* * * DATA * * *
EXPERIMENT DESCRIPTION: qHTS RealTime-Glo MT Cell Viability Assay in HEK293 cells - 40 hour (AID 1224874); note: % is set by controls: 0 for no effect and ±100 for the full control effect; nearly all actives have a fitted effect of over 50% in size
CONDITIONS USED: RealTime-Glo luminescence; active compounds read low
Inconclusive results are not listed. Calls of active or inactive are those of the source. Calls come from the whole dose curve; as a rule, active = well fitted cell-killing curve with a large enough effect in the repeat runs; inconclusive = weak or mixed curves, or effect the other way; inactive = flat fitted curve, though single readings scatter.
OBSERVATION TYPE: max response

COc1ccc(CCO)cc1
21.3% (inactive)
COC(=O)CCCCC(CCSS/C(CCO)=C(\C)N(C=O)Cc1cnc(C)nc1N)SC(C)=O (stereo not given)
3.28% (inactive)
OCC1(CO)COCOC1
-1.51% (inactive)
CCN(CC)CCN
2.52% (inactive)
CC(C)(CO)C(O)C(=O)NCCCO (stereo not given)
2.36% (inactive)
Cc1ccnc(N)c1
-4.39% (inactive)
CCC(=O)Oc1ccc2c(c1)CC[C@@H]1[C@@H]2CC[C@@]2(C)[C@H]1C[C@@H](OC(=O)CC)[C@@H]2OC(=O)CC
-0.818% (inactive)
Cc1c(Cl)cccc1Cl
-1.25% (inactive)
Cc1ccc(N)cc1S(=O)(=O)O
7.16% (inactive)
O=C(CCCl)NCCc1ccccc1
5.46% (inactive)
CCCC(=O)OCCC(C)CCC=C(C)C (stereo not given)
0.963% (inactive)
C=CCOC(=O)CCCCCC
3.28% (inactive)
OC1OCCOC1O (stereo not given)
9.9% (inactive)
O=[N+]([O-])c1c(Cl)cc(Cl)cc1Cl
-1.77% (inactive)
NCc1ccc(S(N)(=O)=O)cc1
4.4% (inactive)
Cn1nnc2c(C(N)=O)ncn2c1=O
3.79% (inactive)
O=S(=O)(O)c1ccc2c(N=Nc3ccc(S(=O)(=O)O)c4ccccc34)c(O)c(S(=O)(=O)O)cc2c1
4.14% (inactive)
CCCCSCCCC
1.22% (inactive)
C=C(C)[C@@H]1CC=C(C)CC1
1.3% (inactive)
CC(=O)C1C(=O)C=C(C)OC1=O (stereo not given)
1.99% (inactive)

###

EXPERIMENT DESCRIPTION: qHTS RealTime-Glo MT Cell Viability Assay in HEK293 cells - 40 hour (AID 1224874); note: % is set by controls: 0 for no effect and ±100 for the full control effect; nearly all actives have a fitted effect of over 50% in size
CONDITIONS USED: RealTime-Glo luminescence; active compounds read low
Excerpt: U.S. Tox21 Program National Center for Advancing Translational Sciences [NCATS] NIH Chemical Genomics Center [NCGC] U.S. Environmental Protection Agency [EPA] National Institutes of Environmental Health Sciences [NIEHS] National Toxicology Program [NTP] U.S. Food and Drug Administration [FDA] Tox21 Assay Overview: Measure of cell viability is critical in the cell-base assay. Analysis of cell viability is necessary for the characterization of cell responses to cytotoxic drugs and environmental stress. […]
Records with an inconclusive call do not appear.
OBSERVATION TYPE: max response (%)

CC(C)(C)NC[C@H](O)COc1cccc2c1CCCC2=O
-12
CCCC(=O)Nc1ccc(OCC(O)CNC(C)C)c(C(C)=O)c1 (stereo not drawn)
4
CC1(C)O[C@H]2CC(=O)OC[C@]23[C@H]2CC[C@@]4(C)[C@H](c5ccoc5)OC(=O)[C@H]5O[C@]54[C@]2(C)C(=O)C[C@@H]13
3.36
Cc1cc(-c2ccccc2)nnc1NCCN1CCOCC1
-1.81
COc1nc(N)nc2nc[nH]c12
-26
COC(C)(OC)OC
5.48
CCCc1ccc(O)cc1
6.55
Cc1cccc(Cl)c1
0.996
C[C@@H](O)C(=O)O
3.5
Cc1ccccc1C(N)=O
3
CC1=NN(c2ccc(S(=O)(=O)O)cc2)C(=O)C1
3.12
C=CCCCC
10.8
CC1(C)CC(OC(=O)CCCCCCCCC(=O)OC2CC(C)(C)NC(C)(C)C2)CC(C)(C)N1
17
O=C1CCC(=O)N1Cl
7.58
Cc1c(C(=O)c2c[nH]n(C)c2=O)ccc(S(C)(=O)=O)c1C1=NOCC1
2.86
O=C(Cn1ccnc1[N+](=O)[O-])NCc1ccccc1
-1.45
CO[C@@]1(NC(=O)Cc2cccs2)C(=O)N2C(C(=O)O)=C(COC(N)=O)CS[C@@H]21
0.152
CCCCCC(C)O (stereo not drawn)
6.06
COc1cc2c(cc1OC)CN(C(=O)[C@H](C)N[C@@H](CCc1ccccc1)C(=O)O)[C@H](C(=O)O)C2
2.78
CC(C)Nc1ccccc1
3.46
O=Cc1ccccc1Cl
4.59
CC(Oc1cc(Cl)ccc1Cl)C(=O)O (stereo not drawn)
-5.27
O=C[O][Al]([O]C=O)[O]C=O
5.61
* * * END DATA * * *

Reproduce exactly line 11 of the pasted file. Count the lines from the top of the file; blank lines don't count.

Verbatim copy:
CCN(CC)CCN